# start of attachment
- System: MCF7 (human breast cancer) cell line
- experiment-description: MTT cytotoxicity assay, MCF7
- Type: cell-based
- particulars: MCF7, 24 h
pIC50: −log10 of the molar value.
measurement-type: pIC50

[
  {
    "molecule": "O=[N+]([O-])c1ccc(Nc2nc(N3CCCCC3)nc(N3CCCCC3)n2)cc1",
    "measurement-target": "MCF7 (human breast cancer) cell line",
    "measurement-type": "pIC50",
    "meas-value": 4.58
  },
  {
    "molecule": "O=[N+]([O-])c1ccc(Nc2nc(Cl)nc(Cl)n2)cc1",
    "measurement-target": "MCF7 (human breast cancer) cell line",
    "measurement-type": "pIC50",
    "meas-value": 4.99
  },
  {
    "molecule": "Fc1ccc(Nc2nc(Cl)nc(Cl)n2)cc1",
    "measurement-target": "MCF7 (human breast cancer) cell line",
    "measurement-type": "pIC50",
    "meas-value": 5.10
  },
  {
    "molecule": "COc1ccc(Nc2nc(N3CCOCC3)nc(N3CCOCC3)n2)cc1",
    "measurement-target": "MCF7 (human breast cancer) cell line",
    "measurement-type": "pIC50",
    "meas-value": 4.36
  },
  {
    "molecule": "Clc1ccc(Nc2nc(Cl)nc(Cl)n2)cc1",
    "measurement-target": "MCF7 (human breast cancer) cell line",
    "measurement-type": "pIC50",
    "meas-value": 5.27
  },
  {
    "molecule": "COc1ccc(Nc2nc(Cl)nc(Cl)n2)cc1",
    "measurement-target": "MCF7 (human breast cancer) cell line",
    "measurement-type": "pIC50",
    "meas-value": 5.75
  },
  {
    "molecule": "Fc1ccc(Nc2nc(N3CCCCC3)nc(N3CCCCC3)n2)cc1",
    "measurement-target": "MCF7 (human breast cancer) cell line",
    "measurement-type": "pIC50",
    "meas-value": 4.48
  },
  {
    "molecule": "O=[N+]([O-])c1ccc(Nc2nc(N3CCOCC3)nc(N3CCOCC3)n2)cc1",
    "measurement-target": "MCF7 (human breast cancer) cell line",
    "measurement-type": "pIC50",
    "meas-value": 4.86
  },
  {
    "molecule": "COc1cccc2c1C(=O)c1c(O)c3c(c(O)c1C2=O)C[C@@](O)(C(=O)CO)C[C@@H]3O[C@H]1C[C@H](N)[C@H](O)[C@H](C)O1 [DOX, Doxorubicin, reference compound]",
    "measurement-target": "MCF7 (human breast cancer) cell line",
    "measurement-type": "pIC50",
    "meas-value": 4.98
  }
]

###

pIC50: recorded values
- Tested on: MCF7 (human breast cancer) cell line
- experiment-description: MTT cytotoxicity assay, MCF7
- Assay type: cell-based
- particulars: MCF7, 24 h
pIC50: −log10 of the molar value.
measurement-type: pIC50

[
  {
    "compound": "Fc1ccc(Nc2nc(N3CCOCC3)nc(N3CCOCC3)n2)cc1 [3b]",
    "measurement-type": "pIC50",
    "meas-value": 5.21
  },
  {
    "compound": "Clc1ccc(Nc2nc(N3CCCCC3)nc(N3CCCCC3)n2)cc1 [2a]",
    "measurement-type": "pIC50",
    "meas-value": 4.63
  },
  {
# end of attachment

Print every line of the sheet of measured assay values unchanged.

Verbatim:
- System: MCF7 (human breast cancer) cell line
- experiment-description: MTT cytotoxicity assay, MCF7
- Type: cell-based
- particulars: MCF7, 24 h
pIC50: −log10 of the molar value.
measurement-type: pIC50

[
  {
    "molecule": "O=[N+]([O-])c1ccc(Nc2nc(N3CCCCC3)nc(N3CCCCC3)n2)cc1",
    "measurement-target": "MCF7 (human breast cancer) cell line",
    "measurement-type": "pIC50",
    "meas-value": 4.58
  },
  {
    "molecule": "O=[N+]([O-])c1ccc(Nc2nc(Cl)nc(Cl)n2)cc1",
    "measurement-target": "MCF7 (human breast cancer) cell line",
    "measurement-type": "pIC50",
    "meas-value": 4.99
  },
  {
    "molecule": "Fc1ccc(Nc2nc(Cl)nc(Cl)n2)cc1",
    "measurement-target": "MCF7 (human breast cancer) cell line",
    "measurement-type": "pIC50",
    "meas-value": 5.10
  },
  {
    "molecule": "COc1ccc(Nc2nc(N3CCOCC3)nc(N3CCOCC3)n2)cc1",
    "measurement-target": "MCF7 (human breast cancer) cell line",
    "measurement-type": "pIC50",
    "meas-value": 4.36
  },
  {
    "molecule": "Clc1ccc(Nc2nc(Cl)nc(Cl)n2)cc1",
    "measurement-target": "MCF7 (human breast cancer) cell line",
    "measurement-type": "pIC50",
    "meas-value": 5.27
  },
  {
    "molecule": "COc1ccc(Nc2nc(Cl)nc(Cl)n2)cc1",
    "measurement-target": "MCF7 (human breast cancer) cell line",
    "measurement-type": "pIC50",
    "meas-value": 5.75
  },
  {
    "molecule": "Fc1ccc(Nc2nc(N3CCCCC3)nc(N3CCCCC3)n2)cc1",
    "measurement-target": "MCF7 (human breast cancer) cell line",
    "measurement-type": "pIC50",
    "meas-value": 4.48
  },
  {
    "molecule": "O=[N+]([O-])c1ccc(Nc2nc(N3CCOCC3)nc(N3CCOCC3)n2)cc1",
    "measurement-target": "MCF7 (human breast cancer) cell line",
    "measurement-type": "pIC50",
    "meas-value": 4.86
  },
  {
    "molecule": "COc1cccc2c1C(=O)c1c(O)c3c(c(O)c1C2=O)C[C@@](O)(C(=O)CO)C[C@@H]3O[C@H]1C[C@H](N)[C@H](O)[C@H](C)O1 [DOX, Doxorubicin, reference compound]",
    "measurement-target": "MCF7 (human breast cancer) cell line",
    "measurement-type": "pIC50",
    "meas-value": 4.98
  }
]

###

pIC50: recorded values
- Tested on: MCF7 (human breast cancer) cell line
- experiment-description: MTT cytotoxicity assay, MCF7
- Assay type: cell-based
- particulars: MCF7, 24 h
pIC50: −log10 of the molar value.
measurement-type: pIC50

[
  {
    "compound": "Fc1ccc(Nc2nc(N3CCOCC3)nc(N3CCOCC3)n2)cc1 [3b]",
    "measurement-type": "pIC50",
    "meas-value": 5.21
  },
  {
    "compound": "Clc1ccc(Nc2nc(N3CCCCC3)nc(N3CCCCC3)n2)cc1 [2a]",
    "measurement-type": "pIC50",
    "meas-value": 4.63
  },
  {